What is the longest project you have ever worked on?

Mead Corporation’s implementation of the SAP ERP (Enterprise Resource Planning) system began in the year 2000 with a four-year timeline and a $125 million budget.  Mead had looked at ERP systems a couple of times earlier in the 1990s and decided then that the company wasn’t culturally ready for a single, process-oriented system like SAP.  But late in the 1990s, multiple divisions began requesting funds to implement their own ERPs, different ones, of course, and corporate had already purchased an ERP called PeopleSoft, so another look was taken and SAP was the ultimate decision.

The key focus of the project was change management, from executive management to division leadership to the employees that would transact in SAP every day.  Four years is not a long time to implement a $4 billion company and executives tend to lose their enthusiasm towards the end.  To jumpstart the project, a preconfigured SAP system was purchased from Monsanto, the chemical company, which was also in a continuous process manufacturing business.  Eighty percent of what Monsanto configured for “Source and Support” processes, for example, accounting, finance, and purchasing was adopted by Mead and led to the first implementation only nine months after the project launched.  That implementation was at the Coated Board division, selected because it produced paper, a critical proving ground to show that SAP would work in our core paper businesses, but also less risky than the larger and more complex white paper business.  After implementing Source & Support, the project would follow up a few months later with the “Order Management” processes, for example, accepting orders, manufacturing and shipping the products, and collecting money.  All this was supported by process training, local expert (“Super Users”) training, and finally just-in-time end-user training.  We were within a year of finishing the project when the MeadWestvaco merger occurred, extending the timeline a couple of years, but at that time I took on the newly-created Chief Technology Officer role, and while still involved, I was no longer officially on the project.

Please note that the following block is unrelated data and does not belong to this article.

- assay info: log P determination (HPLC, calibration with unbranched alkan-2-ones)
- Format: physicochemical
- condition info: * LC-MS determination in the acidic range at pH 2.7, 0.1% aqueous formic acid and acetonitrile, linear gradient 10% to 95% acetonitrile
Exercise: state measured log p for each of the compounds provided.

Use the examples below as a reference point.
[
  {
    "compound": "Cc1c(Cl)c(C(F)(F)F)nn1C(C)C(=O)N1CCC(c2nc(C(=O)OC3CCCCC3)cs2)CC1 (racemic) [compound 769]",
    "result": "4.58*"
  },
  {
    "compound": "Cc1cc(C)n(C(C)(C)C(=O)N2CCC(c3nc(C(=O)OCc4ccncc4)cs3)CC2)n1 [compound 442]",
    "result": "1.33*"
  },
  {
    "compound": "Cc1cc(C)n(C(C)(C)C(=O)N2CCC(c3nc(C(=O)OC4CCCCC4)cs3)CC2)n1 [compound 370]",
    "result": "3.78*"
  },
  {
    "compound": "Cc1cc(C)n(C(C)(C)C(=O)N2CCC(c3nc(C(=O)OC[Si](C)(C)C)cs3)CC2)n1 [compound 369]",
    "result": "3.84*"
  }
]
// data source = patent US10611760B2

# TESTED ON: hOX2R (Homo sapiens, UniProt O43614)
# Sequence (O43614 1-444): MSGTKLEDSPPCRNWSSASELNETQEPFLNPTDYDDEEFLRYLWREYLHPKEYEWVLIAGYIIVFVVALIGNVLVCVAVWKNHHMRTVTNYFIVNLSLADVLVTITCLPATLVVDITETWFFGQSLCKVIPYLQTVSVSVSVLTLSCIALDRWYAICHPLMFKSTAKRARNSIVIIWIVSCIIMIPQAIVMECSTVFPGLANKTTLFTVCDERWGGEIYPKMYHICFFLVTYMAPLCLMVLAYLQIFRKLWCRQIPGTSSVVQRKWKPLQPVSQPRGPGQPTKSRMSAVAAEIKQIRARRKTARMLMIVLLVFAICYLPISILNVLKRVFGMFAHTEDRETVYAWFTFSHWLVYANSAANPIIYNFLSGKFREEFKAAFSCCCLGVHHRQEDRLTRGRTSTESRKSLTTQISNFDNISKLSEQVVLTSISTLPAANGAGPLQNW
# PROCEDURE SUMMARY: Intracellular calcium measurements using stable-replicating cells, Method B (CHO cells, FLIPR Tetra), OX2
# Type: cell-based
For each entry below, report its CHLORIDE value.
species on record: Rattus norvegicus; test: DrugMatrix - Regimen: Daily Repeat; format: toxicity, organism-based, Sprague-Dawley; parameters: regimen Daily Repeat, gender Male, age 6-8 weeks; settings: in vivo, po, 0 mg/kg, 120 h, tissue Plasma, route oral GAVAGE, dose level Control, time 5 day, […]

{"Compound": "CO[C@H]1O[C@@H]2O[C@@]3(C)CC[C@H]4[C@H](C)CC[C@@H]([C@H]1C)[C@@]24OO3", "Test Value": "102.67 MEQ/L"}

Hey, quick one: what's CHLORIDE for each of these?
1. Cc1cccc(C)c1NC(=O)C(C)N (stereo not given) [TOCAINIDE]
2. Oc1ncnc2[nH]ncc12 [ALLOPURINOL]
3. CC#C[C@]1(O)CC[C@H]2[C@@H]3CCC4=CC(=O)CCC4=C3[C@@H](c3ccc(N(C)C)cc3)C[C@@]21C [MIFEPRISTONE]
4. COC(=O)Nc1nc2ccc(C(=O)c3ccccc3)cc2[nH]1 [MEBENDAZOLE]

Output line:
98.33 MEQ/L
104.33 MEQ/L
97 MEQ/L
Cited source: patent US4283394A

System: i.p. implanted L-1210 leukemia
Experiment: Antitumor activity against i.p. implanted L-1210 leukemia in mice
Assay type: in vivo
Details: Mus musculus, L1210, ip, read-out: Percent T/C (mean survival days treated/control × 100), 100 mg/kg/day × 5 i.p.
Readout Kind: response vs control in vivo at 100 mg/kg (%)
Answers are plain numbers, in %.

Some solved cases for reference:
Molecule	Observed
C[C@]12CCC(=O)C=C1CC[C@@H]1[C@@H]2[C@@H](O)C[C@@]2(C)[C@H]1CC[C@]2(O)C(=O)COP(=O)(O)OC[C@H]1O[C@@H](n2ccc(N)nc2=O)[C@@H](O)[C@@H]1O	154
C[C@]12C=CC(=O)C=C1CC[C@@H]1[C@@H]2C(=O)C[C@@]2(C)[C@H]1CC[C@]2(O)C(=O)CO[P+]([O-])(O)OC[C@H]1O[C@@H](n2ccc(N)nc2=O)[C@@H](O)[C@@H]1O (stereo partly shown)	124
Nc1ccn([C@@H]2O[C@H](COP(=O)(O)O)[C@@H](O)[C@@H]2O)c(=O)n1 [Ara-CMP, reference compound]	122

My role during the project was the SAP Technology Director, having the BASIS, ABAP, and Data teams reporting to me, and I reported to the Vice-President in charge of the SAP project with a dotted-line reporting relationship to the CIO, my previous manager.  The BASIS team was responsible for the installation and support of the core SAP software, the ABAP team wrote programs, interfaces, and reports for the team, and the Data team extracted, cleansed, and loaded data from legacy applications into SAP.  I worked a lot with the I.T. organization and to meet the project’s aggressive timeline we had to use what we knew best, IBM mainframes, the DB2 database management system (DBMS), and Windows servers.  The “usual” technology stack back then was an Oracle DBMS on large UNIX servers, but we had almost nobody on staff familiar with those, much less an expert.  To support the large DB2 virtual memory requirement for SAP, Mead bought three of the first 64-bit mainframes that IBM rolled off their production line, and while that was a somewhat risky move, we encountered only a few manageable issues.  We had to figure out how to manage an application with over 100,000 tables and indexes.  We had to move to an integrated, once-a-month, four-hour data center outage, perhaps the most difficult change management effort.  We had to create real-time, queued, and batch integration architectures and address locking and performance issues.  

It was a very energy-filled, fast-paced, and continually challenging project which resulted in lots of great memories and lasting relationships.  

 

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